Hovingham, like Barton-le-Street Church, is part of the Street group of churches. Just as Barton-le-Street was completely rebuilt by the Victorians but retained much of its Norman carving, so Hovingham was rebuilt in 1860 but retained its Saxon tower and some other important Saxon carvings. Both churches, by dint of their substantial rebuilding, are little regarded within the books on church architecture, but both warrant some attention by those less worried about “top 100s” or “best 1000s”! So I’ll try to redress the balance a bit!
There is little externally to betray Hovingham’s comparatively recent rebuilding. It looks like a fairly typical “muddled” church with parts from most of the Gothic period. The Saxon provenance of the tower is, however, immediately apparent.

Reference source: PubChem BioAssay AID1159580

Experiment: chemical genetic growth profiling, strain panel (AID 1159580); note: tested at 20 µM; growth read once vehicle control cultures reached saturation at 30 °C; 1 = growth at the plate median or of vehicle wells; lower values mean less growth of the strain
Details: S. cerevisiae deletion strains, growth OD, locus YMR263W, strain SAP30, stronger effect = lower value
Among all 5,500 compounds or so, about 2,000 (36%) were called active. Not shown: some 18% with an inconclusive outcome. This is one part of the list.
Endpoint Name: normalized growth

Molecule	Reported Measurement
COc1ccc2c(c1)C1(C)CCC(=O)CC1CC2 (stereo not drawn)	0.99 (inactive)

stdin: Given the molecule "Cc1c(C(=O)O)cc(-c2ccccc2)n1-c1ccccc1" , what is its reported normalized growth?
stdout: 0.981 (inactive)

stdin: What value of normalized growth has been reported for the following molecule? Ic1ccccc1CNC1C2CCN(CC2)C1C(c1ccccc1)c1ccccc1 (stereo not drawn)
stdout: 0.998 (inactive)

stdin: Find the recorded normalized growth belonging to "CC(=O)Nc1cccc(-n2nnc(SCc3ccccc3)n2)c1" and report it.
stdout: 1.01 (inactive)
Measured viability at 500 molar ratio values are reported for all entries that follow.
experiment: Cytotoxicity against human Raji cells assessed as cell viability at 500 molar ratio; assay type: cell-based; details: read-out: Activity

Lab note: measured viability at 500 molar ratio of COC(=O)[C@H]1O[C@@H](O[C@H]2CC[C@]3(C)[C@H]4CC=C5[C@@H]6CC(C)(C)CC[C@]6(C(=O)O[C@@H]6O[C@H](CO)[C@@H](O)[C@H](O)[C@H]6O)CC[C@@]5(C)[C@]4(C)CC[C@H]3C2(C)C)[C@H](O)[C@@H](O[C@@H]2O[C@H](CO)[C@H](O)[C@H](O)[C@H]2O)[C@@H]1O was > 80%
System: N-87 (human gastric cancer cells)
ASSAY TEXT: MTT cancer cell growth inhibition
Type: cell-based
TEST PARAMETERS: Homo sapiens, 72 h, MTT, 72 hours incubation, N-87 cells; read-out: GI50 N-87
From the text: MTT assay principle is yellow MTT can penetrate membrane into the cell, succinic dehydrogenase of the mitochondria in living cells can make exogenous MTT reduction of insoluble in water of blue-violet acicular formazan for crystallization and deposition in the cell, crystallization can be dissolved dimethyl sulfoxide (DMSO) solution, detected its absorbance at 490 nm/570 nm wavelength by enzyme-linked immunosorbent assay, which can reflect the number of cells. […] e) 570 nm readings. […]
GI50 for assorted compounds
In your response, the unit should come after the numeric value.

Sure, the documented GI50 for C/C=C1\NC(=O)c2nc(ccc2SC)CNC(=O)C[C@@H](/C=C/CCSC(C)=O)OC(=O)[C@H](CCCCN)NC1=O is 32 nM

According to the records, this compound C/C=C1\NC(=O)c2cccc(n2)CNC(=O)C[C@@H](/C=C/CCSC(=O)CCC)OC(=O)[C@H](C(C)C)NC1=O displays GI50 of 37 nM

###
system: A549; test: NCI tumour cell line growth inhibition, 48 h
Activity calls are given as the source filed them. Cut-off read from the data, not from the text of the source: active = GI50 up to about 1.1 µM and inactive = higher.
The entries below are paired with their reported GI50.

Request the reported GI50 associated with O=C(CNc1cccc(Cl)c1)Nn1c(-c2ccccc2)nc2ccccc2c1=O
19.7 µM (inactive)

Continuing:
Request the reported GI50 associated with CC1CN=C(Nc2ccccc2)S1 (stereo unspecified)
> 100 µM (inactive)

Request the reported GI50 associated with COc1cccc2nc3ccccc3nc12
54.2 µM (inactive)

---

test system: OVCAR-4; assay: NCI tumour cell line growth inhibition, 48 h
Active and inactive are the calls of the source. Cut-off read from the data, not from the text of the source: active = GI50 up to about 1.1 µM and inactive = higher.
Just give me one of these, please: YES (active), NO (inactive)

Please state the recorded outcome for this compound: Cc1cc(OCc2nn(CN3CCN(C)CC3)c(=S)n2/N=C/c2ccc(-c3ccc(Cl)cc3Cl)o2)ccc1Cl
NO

It is believed that the tower dates from the last 25 years before the Conquest. It is clear that some of the tower’s masonry was reused from an even earlier church. Interestingly, the Church Guide refers to the nearby church of Kirkdale St Gregory’s which has a sundial (see footnote) proclaiming that the Saxon landowner, Orm, had rebuilt that church; and it is known that he did so between 1055 and 1065. This is seen as evidence that Orm probably also commissioned Hovingham’s rebuilding in the same period.
There are three known fragments from the early church: an c8 “Anglian” cross over the west door; the c9 “Annunciation Stone” in the Lady Chapel; and a c10 “Wheel” cross on the south side of the tower. Within